Remember me saying I was assigned to the Post Office? Yeah, that was a mistake. I walked into a mess. The post office had recently had an inspection and three people were reassigned due to poor performance. Instead of walking into a fully staff post office, I became the third person to join a short-handed operation. I would end up working six days of the week during most of the time I was there. No, there was no overtime pay. Once I started my job, I began to notice a growing pile of outgoing mail on the back table of the room. When I asked about it I was told that it was first class mail to go out and no one was handling that responsibility. I was totally taken aback at that and I voiced my opinion how mail was not getting out to people. Somehow I ended up being volunteered for the responsibility of taking care of preparing outgoing mail.
GOING POSTAL AT APO 09023
I now have a little insight now on how people “go postal”. The post office is an awful place to work. The worst part for me was working the window. Even to this day I despise being on either side of a postal window. It was brutal. People are impatient and downright rude to postal employees. Several times I was accused of holding people’s mail and called many names. It wasn’t pleasant. I’ll add more to the postal experience later.
The saying I heard about “there’s a girl behind every tree there’s just no trees” was partially false. There were females there both military, civilian and Danish living on Thule but there were no trees. The only “tree” was some sort of man-made pipe thing to resemble a tree in front of base headquarters. In addition to having no trees, there was also no grass for the most part. When the snow melts in the summer, it’s just mud and dirt underneath it all. If you didn’t know any better you would think you were on another planet. It’s that different.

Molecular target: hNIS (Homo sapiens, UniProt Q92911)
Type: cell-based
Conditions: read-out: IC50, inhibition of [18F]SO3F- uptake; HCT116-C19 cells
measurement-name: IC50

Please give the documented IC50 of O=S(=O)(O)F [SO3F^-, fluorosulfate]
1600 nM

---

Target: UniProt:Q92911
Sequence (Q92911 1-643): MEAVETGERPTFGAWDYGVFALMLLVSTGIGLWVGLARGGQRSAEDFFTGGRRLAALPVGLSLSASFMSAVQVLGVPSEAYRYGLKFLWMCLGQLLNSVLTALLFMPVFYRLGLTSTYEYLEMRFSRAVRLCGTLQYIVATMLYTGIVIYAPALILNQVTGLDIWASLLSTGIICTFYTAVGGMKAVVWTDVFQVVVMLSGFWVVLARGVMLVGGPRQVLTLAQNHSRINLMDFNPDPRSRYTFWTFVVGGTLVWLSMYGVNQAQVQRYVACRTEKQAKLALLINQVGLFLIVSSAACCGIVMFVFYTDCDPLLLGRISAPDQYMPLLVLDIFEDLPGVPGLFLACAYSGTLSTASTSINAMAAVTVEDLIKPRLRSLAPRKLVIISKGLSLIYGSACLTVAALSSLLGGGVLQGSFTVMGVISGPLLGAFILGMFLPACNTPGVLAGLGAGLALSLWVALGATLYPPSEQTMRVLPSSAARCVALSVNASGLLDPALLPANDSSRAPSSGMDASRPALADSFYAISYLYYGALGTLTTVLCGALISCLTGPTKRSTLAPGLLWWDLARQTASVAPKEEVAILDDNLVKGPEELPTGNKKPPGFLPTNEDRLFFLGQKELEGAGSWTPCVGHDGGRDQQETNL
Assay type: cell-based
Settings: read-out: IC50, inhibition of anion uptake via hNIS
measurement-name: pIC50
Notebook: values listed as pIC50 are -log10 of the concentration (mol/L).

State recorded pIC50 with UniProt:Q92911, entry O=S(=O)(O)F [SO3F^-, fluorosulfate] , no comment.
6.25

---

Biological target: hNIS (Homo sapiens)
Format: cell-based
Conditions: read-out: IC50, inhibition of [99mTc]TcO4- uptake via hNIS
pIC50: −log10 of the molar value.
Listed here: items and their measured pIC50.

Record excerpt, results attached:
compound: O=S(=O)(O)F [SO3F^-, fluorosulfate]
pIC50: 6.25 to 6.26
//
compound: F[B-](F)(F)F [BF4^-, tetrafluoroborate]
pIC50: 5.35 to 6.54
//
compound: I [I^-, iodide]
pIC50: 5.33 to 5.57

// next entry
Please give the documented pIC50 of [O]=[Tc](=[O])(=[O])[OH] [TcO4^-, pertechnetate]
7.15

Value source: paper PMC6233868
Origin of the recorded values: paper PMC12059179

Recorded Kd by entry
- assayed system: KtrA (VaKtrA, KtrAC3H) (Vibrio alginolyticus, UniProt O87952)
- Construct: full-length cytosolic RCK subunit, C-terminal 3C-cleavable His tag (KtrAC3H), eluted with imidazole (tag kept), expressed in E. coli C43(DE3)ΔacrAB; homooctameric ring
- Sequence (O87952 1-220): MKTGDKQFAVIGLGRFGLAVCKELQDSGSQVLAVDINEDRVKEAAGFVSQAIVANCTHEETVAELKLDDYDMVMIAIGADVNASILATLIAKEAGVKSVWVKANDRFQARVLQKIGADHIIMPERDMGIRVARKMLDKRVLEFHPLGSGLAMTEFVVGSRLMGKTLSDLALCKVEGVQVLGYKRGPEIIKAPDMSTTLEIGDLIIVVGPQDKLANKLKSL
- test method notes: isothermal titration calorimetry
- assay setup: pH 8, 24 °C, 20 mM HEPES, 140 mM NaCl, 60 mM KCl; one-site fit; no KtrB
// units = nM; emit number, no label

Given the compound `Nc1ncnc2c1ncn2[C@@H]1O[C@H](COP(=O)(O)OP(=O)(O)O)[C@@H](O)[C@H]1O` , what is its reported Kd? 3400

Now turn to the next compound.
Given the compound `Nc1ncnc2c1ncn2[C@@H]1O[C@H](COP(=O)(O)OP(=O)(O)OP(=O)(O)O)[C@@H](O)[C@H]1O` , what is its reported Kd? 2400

And the day and night thing….you have several months where it is total darkness and months where it is daylight all the time which really messes with your head. The biggest morale boost would be in late March when we would see a slither of sunlight over the distant mountain ranges. The warmest it reached was in late July when the temps soared to 40 degrees. Yes, it was quite the heat wave. In fact, our television guy was spotted jogging around the base in his shorts.
ADVENTURES (AND MIS-ADVENTURES) IN THE ARCTIC CIRCLE
One of the adventures most would take was the climb up Mount Dundas which was a small mountain near the base. In the summer the base would have a golf tournament at the top which was flat and littered with rocks. Again, no grass. I decided to take the trip to Mount Dundas one of my days off in May. Instead of the long way, me and a buddy of mine decided to walk across the bay which was still frozen. Halfway across we stopped to take pictures of icebergs which had been trapped in the bay. The walk across the frozen bay was somewhat safe. The ice road was still open but there were parts I stepped on where I remember hearing the cracking of the ice. Looking back now it was probably a dumb move on my part but we managed to cross and climb to the top of Mount Dundas.